The narrator of The Virtuoso is a remarkable creation. Through him, the intriguing life of Mewton-Wood is chronicled with meticulous detail, and yet there is much about Mewton-Wood – his deeper thoughts and feelings about his art and his talent – that the narrator does not know or understand. By creating this obsessed and somewhat deluded narrator, Orchard has intentionally left us with a sense of mystery surrounding Mewton-Wood’s true self. ‘I fell in love with Mewton-Wood during my researching of his life, so I wanted to write about him from the perspective of an obsessed fan or lover. There remains something elusive about him. People I interviewed had contradictory ideas about his personality and no-one really understood why he committed suicide.’

Orchard wrote The Virtuoso over four years, as part of a PhD in Creative Writing at RMIT University. Her thesis, entitled ‘The Truth Lies Elsewhere’, focused on the novel, Austerlitz, by W.G. Sebald. Through the prism of this acclaimed novel, Orchard examined the ability of fiction to contribute to our understanding of history. Of her conclusions, she says, ‘Fiction helps us understand history, but not in an objective, fact-filled way. What novels like Austerlitz do is to aid our understanding of the difficulty in understanding history. The past is a mesh of individuals' experiences and interpretations: Sebald’s fiction helps us understand that unknowable nature of the past.’

Certainly The Virtuoso stands as testament to the idea that fiction can further our understanding of what has been. With her description of the grandeur of Queens Hall in 1940 – on the occasion of Mewton-Wood’s London debut – Orchard beautifully evokes the Londoners’ desire for escape from the grimness of war into the sanctity of music. Sitting next to the radio each night for the wartime broadcasts, the young narrator is stirred by the call to fight ‘the Huns’ but all such ambition drifts away at the sound of his hero playing Debussy over the airwaves:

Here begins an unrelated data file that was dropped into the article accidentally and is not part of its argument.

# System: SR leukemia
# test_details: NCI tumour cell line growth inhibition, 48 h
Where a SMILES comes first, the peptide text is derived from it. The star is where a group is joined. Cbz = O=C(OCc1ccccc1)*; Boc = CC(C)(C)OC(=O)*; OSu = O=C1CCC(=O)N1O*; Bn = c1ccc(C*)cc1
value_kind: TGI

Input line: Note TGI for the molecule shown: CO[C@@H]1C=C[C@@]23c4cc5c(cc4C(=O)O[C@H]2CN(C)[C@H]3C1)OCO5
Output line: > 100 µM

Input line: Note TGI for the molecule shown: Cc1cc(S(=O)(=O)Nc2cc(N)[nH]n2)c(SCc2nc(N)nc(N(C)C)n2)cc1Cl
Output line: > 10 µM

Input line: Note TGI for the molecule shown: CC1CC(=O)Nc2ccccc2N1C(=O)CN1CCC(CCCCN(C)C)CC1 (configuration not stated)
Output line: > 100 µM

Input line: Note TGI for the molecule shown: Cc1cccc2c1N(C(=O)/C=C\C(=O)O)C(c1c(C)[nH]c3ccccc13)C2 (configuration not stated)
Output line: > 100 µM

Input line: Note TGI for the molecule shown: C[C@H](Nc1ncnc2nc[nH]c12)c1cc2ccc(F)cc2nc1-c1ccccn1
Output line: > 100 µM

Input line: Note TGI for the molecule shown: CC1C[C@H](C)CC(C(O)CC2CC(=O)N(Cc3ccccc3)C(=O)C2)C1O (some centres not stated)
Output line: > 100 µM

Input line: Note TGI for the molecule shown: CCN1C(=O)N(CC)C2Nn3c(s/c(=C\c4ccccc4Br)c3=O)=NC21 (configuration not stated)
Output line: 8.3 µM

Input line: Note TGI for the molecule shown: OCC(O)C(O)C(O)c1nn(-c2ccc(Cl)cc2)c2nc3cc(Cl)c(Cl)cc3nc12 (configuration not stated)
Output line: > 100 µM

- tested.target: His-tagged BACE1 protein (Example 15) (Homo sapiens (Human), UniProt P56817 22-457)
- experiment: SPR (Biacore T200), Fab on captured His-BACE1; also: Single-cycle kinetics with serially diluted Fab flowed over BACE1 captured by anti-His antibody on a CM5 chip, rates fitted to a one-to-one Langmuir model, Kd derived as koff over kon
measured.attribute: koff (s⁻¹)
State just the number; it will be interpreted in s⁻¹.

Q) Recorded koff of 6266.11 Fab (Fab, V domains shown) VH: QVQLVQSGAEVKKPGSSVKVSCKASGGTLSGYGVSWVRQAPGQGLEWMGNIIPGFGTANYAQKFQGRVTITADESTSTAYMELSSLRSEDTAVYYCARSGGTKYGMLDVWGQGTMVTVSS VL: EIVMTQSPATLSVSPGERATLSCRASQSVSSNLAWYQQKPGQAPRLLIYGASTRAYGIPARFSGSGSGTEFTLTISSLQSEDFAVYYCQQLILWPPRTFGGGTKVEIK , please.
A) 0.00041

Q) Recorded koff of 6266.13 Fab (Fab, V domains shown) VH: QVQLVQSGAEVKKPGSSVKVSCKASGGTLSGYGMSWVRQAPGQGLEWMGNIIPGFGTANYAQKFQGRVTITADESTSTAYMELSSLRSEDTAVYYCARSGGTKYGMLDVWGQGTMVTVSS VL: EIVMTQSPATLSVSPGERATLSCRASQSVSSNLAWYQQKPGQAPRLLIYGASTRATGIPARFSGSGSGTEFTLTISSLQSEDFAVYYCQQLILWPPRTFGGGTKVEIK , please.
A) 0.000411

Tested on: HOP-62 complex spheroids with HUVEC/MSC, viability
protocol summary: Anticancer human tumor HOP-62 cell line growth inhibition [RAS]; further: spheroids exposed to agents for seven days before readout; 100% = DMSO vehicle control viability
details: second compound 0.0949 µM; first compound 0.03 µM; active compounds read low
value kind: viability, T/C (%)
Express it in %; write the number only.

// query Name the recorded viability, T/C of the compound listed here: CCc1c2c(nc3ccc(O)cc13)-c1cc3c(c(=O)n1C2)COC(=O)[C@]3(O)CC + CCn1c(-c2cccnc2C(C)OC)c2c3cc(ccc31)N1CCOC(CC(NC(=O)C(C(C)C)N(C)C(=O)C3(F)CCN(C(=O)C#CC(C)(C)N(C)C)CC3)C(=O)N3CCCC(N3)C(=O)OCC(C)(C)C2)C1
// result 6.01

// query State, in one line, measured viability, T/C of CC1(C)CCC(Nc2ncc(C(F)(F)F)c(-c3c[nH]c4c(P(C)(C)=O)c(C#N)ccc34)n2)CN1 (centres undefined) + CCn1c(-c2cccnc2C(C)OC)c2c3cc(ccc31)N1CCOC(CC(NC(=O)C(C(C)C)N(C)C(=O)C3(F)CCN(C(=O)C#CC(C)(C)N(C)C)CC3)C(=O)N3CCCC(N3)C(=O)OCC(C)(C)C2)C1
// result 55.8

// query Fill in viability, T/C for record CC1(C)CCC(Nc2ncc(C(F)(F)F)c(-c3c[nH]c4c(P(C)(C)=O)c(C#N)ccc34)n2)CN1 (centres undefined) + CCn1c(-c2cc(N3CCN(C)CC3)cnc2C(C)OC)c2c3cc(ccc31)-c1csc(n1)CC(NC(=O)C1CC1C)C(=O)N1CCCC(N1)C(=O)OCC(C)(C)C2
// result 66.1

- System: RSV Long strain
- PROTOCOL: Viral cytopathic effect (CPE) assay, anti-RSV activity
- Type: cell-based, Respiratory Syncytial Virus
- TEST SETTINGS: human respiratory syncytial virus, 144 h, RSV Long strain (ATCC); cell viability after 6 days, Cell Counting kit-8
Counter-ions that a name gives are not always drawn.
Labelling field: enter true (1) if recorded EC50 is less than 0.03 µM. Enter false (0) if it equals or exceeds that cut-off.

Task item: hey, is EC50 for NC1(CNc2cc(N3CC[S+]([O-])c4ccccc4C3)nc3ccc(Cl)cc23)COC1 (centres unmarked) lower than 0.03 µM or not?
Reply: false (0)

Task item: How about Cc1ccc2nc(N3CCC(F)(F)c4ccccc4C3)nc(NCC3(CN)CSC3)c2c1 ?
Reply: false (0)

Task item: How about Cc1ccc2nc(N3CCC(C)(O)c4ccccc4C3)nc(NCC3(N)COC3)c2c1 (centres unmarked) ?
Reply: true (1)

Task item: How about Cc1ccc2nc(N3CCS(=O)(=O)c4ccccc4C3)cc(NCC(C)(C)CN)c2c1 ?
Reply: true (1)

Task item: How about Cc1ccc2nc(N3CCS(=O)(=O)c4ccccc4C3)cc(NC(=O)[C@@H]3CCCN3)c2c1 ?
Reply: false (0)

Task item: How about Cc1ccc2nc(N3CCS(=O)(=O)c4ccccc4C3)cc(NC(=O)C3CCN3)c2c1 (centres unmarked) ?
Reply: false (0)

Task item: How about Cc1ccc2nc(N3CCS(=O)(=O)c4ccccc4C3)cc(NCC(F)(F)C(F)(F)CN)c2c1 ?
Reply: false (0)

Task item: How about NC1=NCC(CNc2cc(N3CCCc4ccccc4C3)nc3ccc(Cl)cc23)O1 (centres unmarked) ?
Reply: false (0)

‘I closed my eyes and imagined Noel playing, his raindrop touch, his intimate knowledge of worlds so beguiling. No one else could hear what I was hearing, really. They just heard sparkling virtuosity, a respite from the war. They couldn’t hear because he was playing for me, for the one person who knew and understood him.’

One of the many wonderful elements to The Virtuoso is the music that flows through almost every page. Orchard’s musical expertise and passion infects the reader with a desire to rush out and buy every recording Mewton-Wood ever made. The narrator’s first meeting with his idol – a birthday party at which they play a piano duet, Schubert’s Rondo in D, together – is superbly drawn. The fiery duet acts as a kind of flirtation as the two young men’s hands move rapidly over the keyboard until, at last, their little fingers touch, ‘ever so lightly, like a gentle grazing of lips’.

Because the narrator is also a music writer, The Virtuoso is peppered with stories about the great composers – Schumann, Tchaikovsky, Beethoven, Chopin. The Schumann anecdotes – in which the narrator tenderly describes the relationship between Robert Schumann and his wife, Clara, a virtuoso pianist in her own right – are particularly beautiful, and reminiscent of Sebald’s melancholic prose. As Robert Schumann, too, attempted suicide (unsuccessfully), these poignant stories also echo the narrator’s love and foreshadow Mewton-Wood’s tragic end.

Through its richly detailed and skilful narrative, The Virtuoso explores the connection between creative brilliance and mental instability. Do these necessarily go hand in hand? ‘I can’t answer this,’ Orchard says, ‘but it’s definitely something I’m fascinated by. I wanted to write about the role of fantasy in our lives; where, on the positive side it leads to productivity and creativity, but on the negative side it slips into delusion. If I had to say this novel was about one thing, it would be fantasy.’